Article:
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Rep. Don Beyer goes back to school

U.S. Representative Don Beyer (D-VA) attends a news conference in the United States Capitol about the COVID-19 Hate Crimes Act, in Washington, U.S., May 18, 2021.

U.S. Representative Don Beyer (D-VA) attends a news conference in the United States Capitol about the COVID-19 Hate Crimes Act, in Washington, U.S., May 18, 2021.

REUTERS/Evelyn Hockstein

Rep. Don Beyer, a 73-year-old car dealership owner-turned-politician, is not your typical grad student. A Democrat who served as Virginia’s lieutenant governor in the 1990s and an ambassador during the Obama administration before getting elected to Congress in 2015, Beyer decided to go back to school in 2022 to pursue a master’s degree in machine learning at George Mason University.

Since then, Beyer has served as vice chair of the Congressional Artificial Intelligence Caucus and introduced a bill to provide transparency into the development of so-called foundation models.

GZERO spoke with Beyer about his studies, his concerns and hopes for the technology, and whether the US will catch up to Europe in regulating AI.

GZERO: Was there a specific moment when you realized that you were unprepared for the challenge of artificial intelligence and wanted to learn more? Why did you feel you needed to take the step of actually enrolling in a master’s program to get the education you needed?

Beyer: I was interested in AI long before I knew what it was that I was interested in, and this goes back a long time, to the early 1980s. I had read and heard several compelling discussions of the topic and got interested in pattern recognition and using technology and deep learning to make sense of big data sets. Going back to school arose first from opportunity, having a good school nearby that offered the coursework to finally tackle something that had interested me for a long time. I wasn’t sure it would work, but I have no regrets at all. And then part way through my course of study, it suddenly became a much bigger topic for the country and the Congress.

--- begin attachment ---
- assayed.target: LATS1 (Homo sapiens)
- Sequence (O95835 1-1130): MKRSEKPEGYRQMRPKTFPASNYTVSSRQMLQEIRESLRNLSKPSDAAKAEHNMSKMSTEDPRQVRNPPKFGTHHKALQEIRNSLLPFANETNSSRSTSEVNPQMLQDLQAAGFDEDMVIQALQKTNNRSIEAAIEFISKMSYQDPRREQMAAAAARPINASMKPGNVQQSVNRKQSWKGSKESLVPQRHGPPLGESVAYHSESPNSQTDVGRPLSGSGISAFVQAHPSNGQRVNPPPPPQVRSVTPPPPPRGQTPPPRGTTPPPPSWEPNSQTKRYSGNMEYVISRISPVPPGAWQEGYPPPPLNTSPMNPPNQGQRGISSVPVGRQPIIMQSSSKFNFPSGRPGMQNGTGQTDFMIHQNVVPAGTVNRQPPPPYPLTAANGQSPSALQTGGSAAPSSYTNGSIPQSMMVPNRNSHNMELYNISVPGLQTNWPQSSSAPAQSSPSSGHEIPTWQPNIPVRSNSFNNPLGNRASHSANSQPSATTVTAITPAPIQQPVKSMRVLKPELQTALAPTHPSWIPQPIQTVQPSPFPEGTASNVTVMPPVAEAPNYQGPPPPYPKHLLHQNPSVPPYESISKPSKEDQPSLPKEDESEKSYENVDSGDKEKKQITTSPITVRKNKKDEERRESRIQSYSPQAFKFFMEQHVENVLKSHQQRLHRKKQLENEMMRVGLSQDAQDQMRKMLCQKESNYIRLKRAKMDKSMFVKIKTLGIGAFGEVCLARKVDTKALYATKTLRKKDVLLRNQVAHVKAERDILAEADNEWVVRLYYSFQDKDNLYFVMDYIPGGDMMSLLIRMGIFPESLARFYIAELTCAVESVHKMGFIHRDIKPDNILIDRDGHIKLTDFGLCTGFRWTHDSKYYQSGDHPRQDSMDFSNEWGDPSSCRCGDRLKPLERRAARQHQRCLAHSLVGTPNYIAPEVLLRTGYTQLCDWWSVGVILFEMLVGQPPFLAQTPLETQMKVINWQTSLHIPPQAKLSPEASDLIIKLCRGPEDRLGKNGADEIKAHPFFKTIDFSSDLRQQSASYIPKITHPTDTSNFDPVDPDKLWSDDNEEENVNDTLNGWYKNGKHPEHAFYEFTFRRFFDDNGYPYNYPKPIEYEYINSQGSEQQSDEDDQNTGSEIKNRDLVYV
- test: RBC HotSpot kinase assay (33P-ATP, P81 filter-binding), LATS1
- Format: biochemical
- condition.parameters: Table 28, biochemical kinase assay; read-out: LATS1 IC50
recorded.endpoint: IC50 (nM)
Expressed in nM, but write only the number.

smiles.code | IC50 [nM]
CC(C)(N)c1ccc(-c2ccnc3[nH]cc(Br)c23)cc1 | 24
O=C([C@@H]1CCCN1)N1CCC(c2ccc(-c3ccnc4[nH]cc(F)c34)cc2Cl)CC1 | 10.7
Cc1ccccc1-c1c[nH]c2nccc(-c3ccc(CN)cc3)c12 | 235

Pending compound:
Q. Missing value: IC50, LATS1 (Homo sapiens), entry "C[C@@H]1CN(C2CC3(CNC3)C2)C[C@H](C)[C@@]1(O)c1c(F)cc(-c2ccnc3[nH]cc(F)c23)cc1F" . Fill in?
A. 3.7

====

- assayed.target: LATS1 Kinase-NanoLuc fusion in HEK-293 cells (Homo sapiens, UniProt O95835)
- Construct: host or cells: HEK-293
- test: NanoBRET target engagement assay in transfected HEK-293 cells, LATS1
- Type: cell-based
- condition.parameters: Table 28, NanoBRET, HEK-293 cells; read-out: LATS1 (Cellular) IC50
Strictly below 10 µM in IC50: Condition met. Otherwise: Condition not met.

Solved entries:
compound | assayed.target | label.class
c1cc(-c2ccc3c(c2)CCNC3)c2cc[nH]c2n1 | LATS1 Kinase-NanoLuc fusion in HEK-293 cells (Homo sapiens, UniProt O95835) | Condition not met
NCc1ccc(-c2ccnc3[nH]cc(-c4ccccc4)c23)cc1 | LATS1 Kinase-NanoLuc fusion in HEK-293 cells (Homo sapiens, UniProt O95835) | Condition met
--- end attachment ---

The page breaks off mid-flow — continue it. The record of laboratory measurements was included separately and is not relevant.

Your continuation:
How have your professors and classmates reacted to having a sitting congressman in class?

Many of my classmates are unaware, which is just fine with me. Those who know have been tolerant and kind. I am just another student.

What are you learning in your classes?

Mostly math and coding, so far.

Do you feel more prepared to legislate around AI because of this education?

Yes, much more so. Even though I’m not a fully trained computer scientist, I at least have more than a generalist’s understanding of neural networks, large databases, the predictive and generative uses of computer science, and so on.

What are you most concerned about with the rise of artificial intelligence? What are you most excited about?

The big concerns in the short run for me are deepfakes, misinformation, and economic disruptions from job displacement. But there are very exciting prospects in areas like health care, scientific research, management and workflow, productivity, and much more.

Europe just passed the AI Act. Are you optimistic that Congress can pass comprehensive AI regulations anytime soon?

Congress is more likely to take an incremental than a comprehensive approach, at least in the near term, to solve specific problems rather than attempting a large overarching regulation like what the EU did. But we are working on legislation right now with every intention to pass laws.

Anything else you want to leave us with?

Most people associate Congress with chaos, dysfunction, and partisanship, but those of us working on AI have a refreshingly cooperative and collaborative spirit. This is important to get right. Few things have greater potential to change all our lives and the lives of future generations.


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